The pealing of the bells stopped, but the final notes echoed back at her. Why could her people not rule their own country?
Because no one has suggested the idea.
Hadn’t she herself been stunned eighteen months before by this concept—that the citizens here chose their leader, then chose another a mere handful of years later? But this government could not be destroyed by one warped personality or one act of cowardice. Her people could embrace this system. They could rule themselves. All they needed was someone to share the possibility.
I could, Aurelia realized. I could be that person. I might not be an adequate ruler, but I can provide them with this vision. So they can choose. They can determine the future of Tyralt.
Her feet began to move without guidance. Back down the hillside into the mist. Of course the system could work in her homeland! Hadn’t Robert himself told her that a leader was not determined by a crown?
She stumbled into a puddle. Robert! What would she tell him?
That she was going back to a kingdom in which she was no longer the secret prey of her sister’s assassination attacks, but rather the most highly prized enemy of the queen. A country also under attack by the ancient king whose hand in marriage Aurelia had spurned.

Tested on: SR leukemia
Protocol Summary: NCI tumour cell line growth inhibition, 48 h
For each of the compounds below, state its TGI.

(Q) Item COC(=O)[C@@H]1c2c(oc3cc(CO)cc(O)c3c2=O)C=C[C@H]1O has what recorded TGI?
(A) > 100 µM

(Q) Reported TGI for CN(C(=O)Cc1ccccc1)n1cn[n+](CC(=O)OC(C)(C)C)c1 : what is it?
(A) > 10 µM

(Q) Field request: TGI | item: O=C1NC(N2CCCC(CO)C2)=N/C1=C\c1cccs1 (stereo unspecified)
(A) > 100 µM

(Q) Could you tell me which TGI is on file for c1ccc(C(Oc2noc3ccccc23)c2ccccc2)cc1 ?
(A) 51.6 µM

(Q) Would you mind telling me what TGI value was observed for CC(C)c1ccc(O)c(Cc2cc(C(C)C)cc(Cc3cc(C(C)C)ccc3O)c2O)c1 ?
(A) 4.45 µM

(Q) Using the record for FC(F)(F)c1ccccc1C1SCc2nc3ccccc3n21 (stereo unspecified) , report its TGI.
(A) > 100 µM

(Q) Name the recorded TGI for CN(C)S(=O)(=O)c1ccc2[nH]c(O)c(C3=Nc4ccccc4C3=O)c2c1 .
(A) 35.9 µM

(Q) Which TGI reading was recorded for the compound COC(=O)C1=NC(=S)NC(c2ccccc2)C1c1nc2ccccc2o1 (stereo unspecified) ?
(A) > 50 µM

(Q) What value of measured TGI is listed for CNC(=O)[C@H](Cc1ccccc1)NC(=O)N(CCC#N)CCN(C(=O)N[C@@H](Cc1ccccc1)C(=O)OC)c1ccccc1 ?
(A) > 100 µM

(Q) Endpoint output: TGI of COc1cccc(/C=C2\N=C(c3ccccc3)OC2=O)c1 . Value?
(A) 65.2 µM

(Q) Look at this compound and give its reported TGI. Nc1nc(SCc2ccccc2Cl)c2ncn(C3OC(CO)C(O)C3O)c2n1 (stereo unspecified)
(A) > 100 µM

She could already hear Robert’s sarcasm. Return in the midst of an active, ill-destined war? Yes, Aurelia, I think we should go home now.
But somehow she would have to explain that she was not herself here.
Nothing could alter the guilt.
The knowledge that she had done nothing—had left Tyralt and her people in the hands of the sister she, herself, was too inept to fight. The only way she wins is if you gift her with your death, Robert had told Aurelia. But exile while her country suffered was equal to death.
Some things were more important than her survival.
He would have to—
Deluged by her own thoughts, she had trekked down the brick path, along the edge of the lower, water-logged streets and up the warped steps.
To the entrance to the lodging she and he shared.
The door was open.
Outside it, heaped in a pile, rested a crate, blankets, two folded pallets, and a ragged canvas bag Robert had brought all the way from Tyralt.
He had already begun to pack.